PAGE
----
Australia urged to develop 'fuel of the future' By Pip Courtney for Landline Updated 1 hour 47 minutes ago Linc Energy's UCG pilot plant, located at Chinchilla on the Darling Downs. (Pip Courtney, ABC TV Landline) Video: Landline: Fuel of the Future? (Landline) Map: Chinchilla 4413 One of Australia's richest men claims the technology exists to dramatically reduce the country's vulnerability to international oil price shocks and even become an exporter of transport fuel. Mining magnate Peter Bond says Australia could be self-sufficient in diesel and jet fuel if state and federal governments permit the commercialisation of underground coal gasification (UCG). "We can be the Wal-Mart of energy. This could actually put peak oil for this country off for two generations," he said. "It's definitely one of the fuels of the future." But there are fears from farmers that the process could have harmful environmental and health impacts. UCG, a Soviet-developed process, involves burning deep unmineable coals on site at a temperature of 1,200 degrees Celsius. Gas produced by the burn can then be converted into synthetic fuels. There are billions of tonnes of stranded coals in Queensland. "The fact that you're coal rich and oil poor means that you can isolate and insulate your economy from having to pay out a fortune for Middle East oil," Mr Bond said. For nearly seven years Mr Bond's company Linc has been piloting the UCG process at its $70 million demonstration plant at Chinchilla, west of Brisbane. "We gasify coal really cost effectively from stranded coal 100 to 150 metres under the ground," Mr Bond said. "We can produce a barrel for $30." Linc says it is the only company in the world to combine UCG and gas-to-liquids (GTL) processes in one site. "I get a buzz from standing here knowing that the coal is being gasified under our feet and going across to the GTL plant, and several minutes later is turned into diesel," Mr Bond said. "I love the concept of being able to unlock billions of tonnes of energy of stranded coal. I used to be a coal miner and it just makes sense." Contamination scares The Queensland Government has approved three pilot UCG projects but last year two of them, Cougar Energy based at Kingaroy and Carbon Energy near Dalby, had contamination scares. Cougar was shut down and Carbon Energy has just been allowed to reopen with stricter controls. The highly publicised contamination events seriously damaged the fledgling industry. "There is no doubt in the case of Kingaroy that they made a mess of it," said Ian MacFarlane, the Federal Opposition's energy and resources spokesman. "It was either a mistake or a complete PR disaster, one of the two. People have lost confidence in it." Mr Bond says the scare "certainly doesn't help" the industry. "Any black mark is a black mark but at the end of the day we are a growing industry, an emerging industry, and as such you have to take all comers," he said. A government report into the three pilots has found no problems with Linc Energy however. "This project was identified as being the world leader in the UCG process," said Stirling Hinchliffe, Queensland's Mines Minister. 'Exciting opportunity' To put a positive face on the technology, Mr Bond last month put coal derived diesel from Linc's plant into a car and drove it 6,000 kilometres from Chinchilla to Perth in Western Australia. "It's a huge moment. This is the first time in Australia we've ever filled up a car with synthetic fuel," he said. Mr Hinchliffe has shown enthusiasm for the project, saying "everyone is interested in alternative fuel supplies in Australia". "This is a genuinely exciting opportunity to see the UCG process proven up, if that is possible," he said. Mr Bond met federal Energy Minister Martin Ferguson in Canberra, who is also optimistic. "I first started talking to Peter when I was back in opposition and I thought geez, this looks promising in terms of an alternative fuel strategy," he said. Australia spent $16 billion last year importing petroleum. "By 2015 that [deficit] could blow out to $30 billion a year. For that reason these UCG ventures are very important in the overall debate about Australia's energy security," Mr Ferguson said. "Peter Bond has taken substantial risks to get Linc to this point, to have this road trip to prove the value of synthetic fuel in Australia. "The trip has proved the capacity of us to create a new industry in Australia and in doing so to resolve our supply-side problems in terms of energy security from a transport point of view." With a personal fortune estimated at nearly $600 million, Peter Bond is Australia's 10th-richest man. A former coal miner who went from working in mines to owning them, he believes UCG can transform Australia's energy landscape, and even rival the booming billion-dollar coal-seam gas industry. He says if UCG gets the go-ahead in Queensland, Linc could have a commercial plant in Chinchilla within five years. "A commercial plant is over 22,000 barrels a day - that is, 7 to 8 million barrels a year - and that's a good start to Australia regaining some of its own fuel independence," Mr Bond said. He says there is enough coal at Linc's 4,000 hectare property to feed one plant for 80 years. 'Pretty scary' While the Queensland Government is yet to allow UCG to move beyond the pilot phase, Queensland's farmers are calling for caution. Unnerved by the Kingaroy scare, rural lobby group AgForce say it is worried about UCG's impact on underground water aquifers as well as the possibility of land subsidence. "It is all happening underground. Everything that goes on, from the lighting of the fire to the extraction of the gas and the inter-aquifer relationships, is all well hidden away out of sight," spokesman Drew Wagner said. "We don't know what the impacts will be. What we are reacting to is pretty scary. "These are not simple chemical compounds. These are highly carcinogenic. They are highly dangerous contaminants that once released in the groundwater could end up anywhere." But Mr Bond says UCG is safe and caution is being taken. "We don't do anything that could possibly hurt the water table or contaminate the aquifer in any way whatsoever," he said. "We manage everything in such a way that there is no environmental damage." A final report into the UCG pilots is due to be handed to the Queensland Government in November. "We look forward to getting an answer. I think in time we will get the positive answer but it will take work," Mr Bond said. Mr Bond is risking millions on the UCG industry, but he did not get rich without taking a few chances. "The combination of taking something that is possible and turning it into a reality is very exciting for an entrepreneur and to do it on a global scale for what UCG can do for you is a rare opportunity," he said. "It is a small Australian company that has turned into something bigger. It is one man's dream that has turned into something bigger. "It's all been done here at the back of Chinchilla and I think that's a great story."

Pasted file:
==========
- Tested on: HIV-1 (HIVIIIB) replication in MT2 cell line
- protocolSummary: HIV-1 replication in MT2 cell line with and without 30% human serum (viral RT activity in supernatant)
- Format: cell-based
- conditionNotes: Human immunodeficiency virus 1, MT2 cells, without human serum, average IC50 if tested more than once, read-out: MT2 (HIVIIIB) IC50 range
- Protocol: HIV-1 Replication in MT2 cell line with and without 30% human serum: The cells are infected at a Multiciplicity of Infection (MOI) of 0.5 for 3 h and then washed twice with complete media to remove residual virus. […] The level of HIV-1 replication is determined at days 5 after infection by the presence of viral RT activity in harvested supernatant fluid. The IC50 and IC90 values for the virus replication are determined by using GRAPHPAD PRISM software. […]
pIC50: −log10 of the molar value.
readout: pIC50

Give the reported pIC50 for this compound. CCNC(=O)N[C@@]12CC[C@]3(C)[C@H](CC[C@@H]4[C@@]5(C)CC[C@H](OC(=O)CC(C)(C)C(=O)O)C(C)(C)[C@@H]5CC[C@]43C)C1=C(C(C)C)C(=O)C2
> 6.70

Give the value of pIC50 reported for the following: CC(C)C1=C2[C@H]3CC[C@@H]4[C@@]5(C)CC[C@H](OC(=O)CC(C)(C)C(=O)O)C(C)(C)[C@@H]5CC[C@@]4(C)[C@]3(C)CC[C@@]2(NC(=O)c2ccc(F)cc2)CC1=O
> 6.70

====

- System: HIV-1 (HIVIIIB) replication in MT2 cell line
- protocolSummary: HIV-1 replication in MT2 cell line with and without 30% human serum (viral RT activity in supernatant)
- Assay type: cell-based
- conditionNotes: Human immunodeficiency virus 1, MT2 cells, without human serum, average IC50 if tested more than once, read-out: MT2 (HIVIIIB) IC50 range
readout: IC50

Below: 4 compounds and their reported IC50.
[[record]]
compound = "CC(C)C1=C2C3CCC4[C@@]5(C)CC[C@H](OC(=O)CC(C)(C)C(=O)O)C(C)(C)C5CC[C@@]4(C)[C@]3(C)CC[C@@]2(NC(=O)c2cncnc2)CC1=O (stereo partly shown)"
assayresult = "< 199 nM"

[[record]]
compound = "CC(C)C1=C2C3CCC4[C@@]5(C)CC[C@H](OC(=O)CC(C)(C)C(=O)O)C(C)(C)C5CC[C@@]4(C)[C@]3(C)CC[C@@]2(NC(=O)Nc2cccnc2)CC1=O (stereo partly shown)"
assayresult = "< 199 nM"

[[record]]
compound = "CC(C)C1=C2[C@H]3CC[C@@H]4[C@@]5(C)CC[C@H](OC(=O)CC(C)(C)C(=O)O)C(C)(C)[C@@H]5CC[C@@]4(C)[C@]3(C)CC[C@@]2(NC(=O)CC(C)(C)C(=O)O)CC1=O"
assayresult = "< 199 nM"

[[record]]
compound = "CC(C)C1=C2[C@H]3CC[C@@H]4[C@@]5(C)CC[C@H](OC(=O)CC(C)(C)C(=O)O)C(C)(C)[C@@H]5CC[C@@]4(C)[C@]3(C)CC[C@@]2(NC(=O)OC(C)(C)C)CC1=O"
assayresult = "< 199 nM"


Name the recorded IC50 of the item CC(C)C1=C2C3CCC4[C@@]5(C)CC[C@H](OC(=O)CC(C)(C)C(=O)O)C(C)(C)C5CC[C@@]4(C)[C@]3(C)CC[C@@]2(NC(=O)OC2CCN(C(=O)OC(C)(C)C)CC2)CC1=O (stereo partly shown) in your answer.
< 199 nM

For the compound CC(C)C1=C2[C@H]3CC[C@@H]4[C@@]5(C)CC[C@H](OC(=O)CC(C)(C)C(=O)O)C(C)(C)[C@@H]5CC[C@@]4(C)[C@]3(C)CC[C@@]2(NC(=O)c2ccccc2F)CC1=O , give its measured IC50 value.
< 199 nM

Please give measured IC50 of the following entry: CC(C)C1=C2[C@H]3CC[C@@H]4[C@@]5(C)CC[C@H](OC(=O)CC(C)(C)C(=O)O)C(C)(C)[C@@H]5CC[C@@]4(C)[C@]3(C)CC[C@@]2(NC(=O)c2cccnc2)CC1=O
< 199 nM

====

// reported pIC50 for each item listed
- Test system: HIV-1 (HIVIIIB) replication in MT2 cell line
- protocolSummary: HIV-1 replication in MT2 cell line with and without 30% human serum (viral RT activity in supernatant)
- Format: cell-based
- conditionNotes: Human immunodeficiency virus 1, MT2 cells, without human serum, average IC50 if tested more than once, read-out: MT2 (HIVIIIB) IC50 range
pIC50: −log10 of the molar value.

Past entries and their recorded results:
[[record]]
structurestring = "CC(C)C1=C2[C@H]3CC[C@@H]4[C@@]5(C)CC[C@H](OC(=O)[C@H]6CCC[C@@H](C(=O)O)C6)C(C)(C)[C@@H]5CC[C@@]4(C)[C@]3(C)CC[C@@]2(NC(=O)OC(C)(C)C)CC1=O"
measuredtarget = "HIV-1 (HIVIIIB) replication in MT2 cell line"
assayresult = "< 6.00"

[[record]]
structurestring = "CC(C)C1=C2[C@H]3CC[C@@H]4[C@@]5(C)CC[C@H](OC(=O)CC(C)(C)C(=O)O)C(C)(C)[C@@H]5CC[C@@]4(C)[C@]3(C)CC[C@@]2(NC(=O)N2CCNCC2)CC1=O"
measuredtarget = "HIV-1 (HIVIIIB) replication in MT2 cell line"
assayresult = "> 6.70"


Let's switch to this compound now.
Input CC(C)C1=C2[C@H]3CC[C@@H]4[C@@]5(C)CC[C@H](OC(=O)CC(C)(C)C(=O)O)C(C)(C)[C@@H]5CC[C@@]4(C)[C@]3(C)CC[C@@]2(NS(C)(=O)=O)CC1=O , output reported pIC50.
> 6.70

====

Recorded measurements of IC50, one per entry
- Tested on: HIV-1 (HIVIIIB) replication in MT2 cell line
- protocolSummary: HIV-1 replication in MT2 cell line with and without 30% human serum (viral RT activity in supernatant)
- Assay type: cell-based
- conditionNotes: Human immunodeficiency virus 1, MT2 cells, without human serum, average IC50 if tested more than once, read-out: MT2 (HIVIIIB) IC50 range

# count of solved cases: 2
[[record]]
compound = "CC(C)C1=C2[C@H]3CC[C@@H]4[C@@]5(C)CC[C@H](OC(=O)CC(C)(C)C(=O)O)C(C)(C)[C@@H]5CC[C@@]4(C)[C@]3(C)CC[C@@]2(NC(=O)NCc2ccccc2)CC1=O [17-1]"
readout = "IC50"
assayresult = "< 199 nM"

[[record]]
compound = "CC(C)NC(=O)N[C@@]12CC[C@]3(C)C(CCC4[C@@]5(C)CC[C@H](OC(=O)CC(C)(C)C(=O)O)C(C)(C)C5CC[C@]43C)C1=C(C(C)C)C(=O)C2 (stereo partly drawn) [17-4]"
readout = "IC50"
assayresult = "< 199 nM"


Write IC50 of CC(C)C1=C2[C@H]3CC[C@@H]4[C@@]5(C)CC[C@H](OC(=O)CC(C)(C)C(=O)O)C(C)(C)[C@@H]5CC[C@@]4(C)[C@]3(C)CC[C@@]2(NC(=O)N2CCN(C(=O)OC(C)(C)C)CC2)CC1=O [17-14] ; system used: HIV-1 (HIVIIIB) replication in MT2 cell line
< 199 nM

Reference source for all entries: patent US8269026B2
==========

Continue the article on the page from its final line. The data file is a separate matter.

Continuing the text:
Friday, April 8, 2011
Well here's a dumb idea!
Considering Australia's longest running coal fire has been going for 6 000 years just how are they going to keep this one under control?